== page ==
cover of book

The Work of Teaching Writing: Learning from Fiction, Film, and Drama
by Joseph Harris
Utah State University Press, 2020
Paper: 978-1-60732-971-8 | eISBN: 978-1-60732-972-5
Library of Congress Classification PN1995.9.T4
Dewey Decimal Classification 791.436557

Film and literature can illuminate the experience of teaching and learning writing in ways that academic books and articles often miss. In particular, popular books and movies about teaching reveal the crucial importance of taking students seriously as writers and intellectuals. In this book, Joseph Harris explores how the work of teaching writing has been depicted in novels, films, and plays to reveal what teachers can learn from studying not just theories of discourse, rhetoric, or pedagogy but also accounts of the lived experience of teaching writing.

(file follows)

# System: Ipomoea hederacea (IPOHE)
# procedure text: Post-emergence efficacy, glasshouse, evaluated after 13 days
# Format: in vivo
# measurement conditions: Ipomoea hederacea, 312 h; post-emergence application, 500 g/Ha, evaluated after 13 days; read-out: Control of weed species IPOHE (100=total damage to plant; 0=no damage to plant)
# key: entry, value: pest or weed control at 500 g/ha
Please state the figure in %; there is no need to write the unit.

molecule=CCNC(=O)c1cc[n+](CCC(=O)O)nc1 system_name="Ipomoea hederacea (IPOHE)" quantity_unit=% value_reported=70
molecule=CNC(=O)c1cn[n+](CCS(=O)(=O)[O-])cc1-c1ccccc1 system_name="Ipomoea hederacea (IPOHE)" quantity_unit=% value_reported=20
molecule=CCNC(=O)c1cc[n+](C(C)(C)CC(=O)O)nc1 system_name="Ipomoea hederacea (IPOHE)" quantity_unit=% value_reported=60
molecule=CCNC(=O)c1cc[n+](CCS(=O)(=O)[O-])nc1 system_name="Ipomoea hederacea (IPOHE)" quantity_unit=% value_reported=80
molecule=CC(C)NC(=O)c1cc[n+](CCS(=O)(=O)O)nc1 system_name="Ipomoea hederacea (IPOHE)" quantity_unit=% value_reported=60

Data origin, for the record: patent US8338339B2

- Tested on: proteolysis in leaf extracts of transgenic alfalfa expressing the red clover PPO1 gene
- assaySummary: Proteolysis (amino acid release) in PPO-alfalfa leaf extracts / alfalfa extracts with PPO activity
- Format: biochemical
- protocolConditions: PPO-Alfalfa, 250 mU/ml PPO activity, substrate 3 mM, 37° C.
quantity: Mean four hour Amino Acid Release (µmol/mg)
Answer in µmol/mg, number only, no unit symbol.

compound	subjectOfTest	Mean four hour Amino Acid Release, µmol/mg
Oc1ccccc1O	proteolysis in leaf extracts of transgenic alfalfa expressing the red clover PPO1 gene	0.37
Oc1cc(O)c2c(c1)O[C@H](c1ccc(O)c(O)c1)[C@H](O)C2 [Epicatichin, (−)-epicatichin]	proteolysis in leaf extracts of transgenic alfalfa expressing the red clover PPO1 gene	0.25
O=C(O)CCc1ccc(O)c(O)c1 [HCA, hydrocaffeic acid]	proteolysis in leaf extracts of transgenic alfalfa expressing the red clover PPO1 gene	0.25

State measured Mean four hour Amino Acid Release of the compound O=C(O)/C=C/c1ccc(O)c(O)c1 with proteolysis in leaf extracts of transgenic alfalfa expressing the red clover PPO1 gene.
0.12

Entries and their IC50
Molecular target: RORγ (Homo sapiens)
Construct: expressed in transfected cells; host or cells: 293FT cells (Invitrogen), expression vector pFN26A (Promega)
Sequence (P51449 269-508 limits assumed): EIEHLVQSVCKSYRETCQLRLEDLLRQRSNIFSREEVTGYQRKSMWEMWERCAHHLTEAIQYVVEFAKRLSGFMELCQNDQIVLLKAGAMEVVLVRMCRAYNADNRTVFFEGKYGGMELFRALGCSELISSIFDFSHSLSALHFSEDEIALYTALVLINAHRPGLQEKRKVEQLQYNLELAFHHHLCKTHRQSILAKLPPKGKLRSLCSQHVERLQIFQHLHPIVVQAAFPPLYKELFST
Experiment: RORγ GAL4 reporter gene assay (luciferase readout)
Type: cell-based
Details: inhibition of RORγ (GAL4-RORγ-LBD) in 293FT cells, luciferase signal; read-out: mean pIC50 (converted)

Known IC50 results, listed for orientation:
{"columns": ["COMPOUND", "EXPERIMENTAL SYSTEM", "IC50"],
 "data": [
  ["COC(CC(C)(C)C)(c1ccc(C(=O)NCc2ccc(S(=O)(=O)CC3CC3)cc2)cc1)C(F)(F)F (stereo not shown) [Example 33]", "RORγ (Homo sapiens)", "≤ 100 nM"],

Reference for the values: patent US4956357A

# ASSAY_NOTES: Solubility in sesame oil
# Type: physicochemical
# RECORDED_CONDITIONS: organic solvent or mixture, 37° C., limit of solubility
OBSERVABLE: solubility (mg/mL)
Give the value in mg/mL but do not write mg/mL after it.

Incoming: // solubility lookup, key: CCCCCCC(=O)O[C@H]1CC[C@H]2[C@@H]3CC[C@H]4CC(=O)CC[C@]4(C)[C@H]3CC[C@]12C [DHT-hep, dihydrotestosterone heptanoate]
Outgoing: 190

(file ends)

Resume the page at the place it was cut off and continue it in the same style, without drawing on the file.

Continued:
Each chapter examines a fictional representation of writing classes—Dead Poets Society, Up the Down Staircase, Educating Rita, Push, and more—and shifts the conversation from how these works portray teachers to how they dramatize the actual work of teaching. Harris considers scenes of instruction from different stages of the writing process and depictions of students and teachers at work together to highlight the everyday aspects of teaching writing.
In the writing classroom the ideas of teachers come to life in the work of their students. The Work of Teaching Writing shows what fiction, film, and drama can convey about the moment of exchange between teacher and student as they work together to create new insights into writing. It will interest both high school and undergraduate English teachers, as well as graduate students and scholars in composition and rhetoric, literary studies, and film studies.

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